Changing faces of national monuments

Like her heroes and heroines, Nigeria hardly pays attention to her pre-independence landmarks and monuments, writes ABIODUN BELLO

Nigeria, even before it gained Independence on October 1, 1960, had a lot of expectations. At Independence, the country was expected to take the lead on the continent of Africa and show the direction to other countries in economy, politics, technology, etc. The country is regarded as the giant of Africa; not only because of its size but also because of its natural and human endowments. Nigeria, with estimated 170 million people, has the largest concentration of blacks in the world.
Today, Nigeria has some of the best brains in almost all areas of human endeavour – technology, business, politics, sports, arts, entertainment, etc. While many countries of the world waged wars to gain independence, Nigeria got its own through intellectual struggle championed by people such as the late sage, Chief Obafemi Awolowo, the first indigenous Governor-General, the late Nnamdi Azikiwe, the late Sardauna of Sokoto, Ahmadu Bello, the late Prime Minister Abubakar Tafawa Balewa, the late Joseph Tarka and the late Antony Enahoro.
The list is inexhaustible. Many others who played prominent roles in the struggle for Independence actually died unsung. The country also had some monuments and landmarks, which predated the independence. But like the country treated its Independence heroes and heroines, most of these monuments today exist in name only.
Some of these pre-independence monuments are the Race Course later renamed Tafawa Balewa Square (TBS) after the late Prime Minister, the National Museum, Rowe Park, Tinubu Square, King George V Stadium, which was later renamed Onikan Stadium, among numerous others. The TBS is situated in the heart of Lagos Island, the commercial nerve centre of the country. It is surrounded by imposing structures and memorials. It has an imposing entrance gate with four giant white horses and seven red eagles on top of the gate.
There are many other buildings bordering the square. The structures bordering the square include the once tallest building in the country, the 26-storey Independence House, and the Remembrance Arcade, housing memorials of those who fought in the World War 1 (WWI), World War 2 (WWII) and the Nigerian Civil War. It has continued to host many events of national importance. One of the most important and probably the first was the hosting of activities marking the country’s Independence from Britain in 1960.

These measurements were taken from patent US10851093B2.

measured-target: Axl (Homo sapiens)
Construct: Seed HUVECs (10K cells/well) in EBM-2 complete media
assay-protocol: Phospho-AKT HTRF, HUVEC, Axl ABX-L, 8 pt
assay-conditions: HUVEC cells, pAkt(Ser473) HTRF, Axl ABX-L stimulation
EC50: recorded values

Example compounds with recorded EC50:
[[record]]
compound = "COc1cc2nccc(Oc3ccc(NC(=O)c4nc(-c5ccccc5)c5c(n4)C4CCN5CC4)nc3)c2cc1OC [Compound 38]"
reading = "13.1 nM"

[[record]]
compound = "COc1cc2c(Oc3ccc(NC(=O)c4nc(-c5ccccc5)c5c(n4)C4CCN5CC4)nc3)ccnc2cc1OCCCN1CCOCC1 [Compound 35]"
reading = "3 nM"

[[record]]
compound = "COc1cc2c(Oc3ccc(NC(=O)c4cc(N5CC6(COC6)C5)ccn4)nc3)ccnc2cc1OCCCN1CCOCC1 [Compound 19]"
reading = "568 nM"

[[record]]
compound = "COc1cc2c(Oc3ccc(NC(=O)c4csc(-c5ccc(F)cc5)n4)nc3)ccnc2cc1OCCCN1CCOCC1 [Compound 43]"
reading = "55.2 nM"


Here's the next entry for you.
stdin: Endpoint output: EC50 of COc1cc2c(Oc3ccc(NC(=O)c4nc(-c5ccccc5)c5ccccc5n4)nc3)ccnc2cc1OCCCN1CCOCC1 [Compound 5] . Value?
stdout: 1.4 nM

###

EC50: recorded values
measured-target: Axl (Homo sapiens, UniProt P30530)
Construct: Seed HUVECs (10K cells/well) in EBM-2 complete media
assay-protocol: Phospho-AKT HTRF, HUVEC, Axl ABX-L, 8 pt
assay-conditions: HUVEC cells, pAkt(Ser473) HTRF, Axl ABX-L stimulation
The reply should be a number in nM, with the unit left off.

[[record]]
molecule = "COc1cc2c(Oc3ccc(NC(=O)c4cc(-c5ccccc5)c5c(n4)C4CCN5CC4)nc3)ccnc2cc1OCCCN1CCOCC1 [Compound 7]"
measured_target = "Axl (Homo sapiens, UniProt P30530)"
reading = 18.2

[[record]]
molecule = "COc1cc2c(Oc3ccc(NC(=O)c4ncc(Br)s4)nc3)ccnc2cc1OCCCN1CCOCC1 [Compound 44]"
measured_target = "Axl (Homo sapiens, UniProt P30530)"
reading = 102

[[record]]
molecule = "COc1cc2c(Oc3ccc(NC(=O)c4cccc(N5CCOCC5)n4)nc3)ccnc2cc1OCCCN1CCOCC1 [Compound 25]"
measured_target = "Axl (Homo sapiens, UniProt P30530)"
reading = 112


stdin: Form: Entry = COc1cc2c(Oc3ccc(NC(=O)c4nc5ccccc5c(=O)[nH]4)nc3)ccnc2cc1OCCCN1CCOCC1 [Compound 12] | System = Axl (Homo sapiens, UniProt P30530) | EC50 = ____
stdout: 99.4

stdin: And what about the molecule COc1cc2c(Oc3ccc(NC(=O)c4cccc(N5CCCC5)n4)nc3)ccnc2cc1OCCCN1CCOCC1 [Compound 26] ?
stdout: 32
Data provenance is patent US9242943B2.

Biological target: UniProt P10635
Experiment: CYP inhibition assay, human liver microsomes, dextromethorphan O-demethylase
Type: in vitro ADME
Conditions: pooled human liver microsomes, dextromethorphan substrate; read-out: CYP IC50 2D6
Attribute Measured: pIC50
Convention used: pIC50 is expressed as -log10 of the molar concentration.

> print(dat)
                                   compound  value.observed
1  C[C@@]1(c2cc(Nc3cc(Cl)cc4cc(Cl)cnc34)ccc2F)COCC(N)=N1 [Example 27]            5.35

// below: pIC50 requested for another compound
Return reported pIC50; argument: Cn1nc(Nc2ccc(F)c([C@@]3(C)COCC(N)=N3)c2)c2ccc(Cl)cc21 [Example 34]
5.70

On October 1, 1960, it was at the TBS, then known as Race Course, where the Prime Minister, Tafawa Balewa, announced Nigeria’s Independence. Probably the most important guest at the event was Princess Alexandra who represented Queen Elizabeth of England. A Lagos resident, Mr. Sunday Showunmi, said the TBS was named Race Course in those days because it was where dignitaries used to place bets on horses.
It now hosts events such as the Eyo masquerade, trade fairs, etc. A few metres from the square is the National Museum, housing the bullet-ridden Mercedes Benz in which the former Head of State, Murtala Ramat Muhammed, was assassinated on February 13, 1976. The museum also hosts the Benin City brasses, traditional ivory carvings, royal crowns and the Nok Terracottas, regarded as some of the world’s most ancient artworks. The National Museum was established in March 1957 through the efforts of Kenneth Murray. It is regarded as the flagship of the country’s 34 museums.
It is designed to collect, preserve and exhibit the country’s vast cultural heritage. Another national monument in the area is the Onikan Stadium, which is a multi-purpose stadium. The 5,000-capacity stadium, according to Wikipedia, was originally built in 1930 and named after King George V six years later.
Onikan, which is Nigeria’s oldest stadium, was in the past home to many football clubs, notable among them were the Stationery Stores, First Bank and Julius Berger. Between 1963 and 1973, the stadium was known as the Lagos City Stadium before it metamorphosed into Onikan Stadium. Another important pre-independence landmark is the Tinubu Square on the Lagos Island.
The square represents the past beauty of Lagos. “Tinubu Square was a beauty to behold. Although it has been renovated many times by the Lagos State Government, it can never be like the original. “In those days in the late 1960s and early 70s, it was a place many people, young or old, used as a relaxation centre. “In the evenings, we always go there to relax.
Then we always watch those returning from office. They usually ride bicycles; they always present a spectacular view,” Showunmi added. According to him, the square used to have a fountain, which was functioning. Perhaps one of the most important national monuments in Lagos is the Rowe Park, now Mobolaji Johnson Sports Centre, named after the first military governor of Lagos State.
It is located in the Yaba area of Lagos. Rowe Park is a sports centre that has three major components – the indoor sports hall, outdoor sports centre and the swimming pool. The indoor sports hall hosts sporting activities such as table tennis, boxing, basketball, judo, taekwondo, etc. the outdoor sports centre houses basketball court, lawn tennis court, volleyball court, etc. It is perhaps noted for its swimming pool.
It also hosts the first and longest running privatelysponsored table tennis tournament – the Asoju Oba Cup. The park, like many other monuments, has been rehabilitated and still plays host to many events of national importance. For instance, this year, it hosted the 64th edition of JK Randle Swimming Classics. Many of these pre-independence monuments have lost their relevance because of years of neglect.

Originally posted in the New Telegraph Online 01 October 2014 

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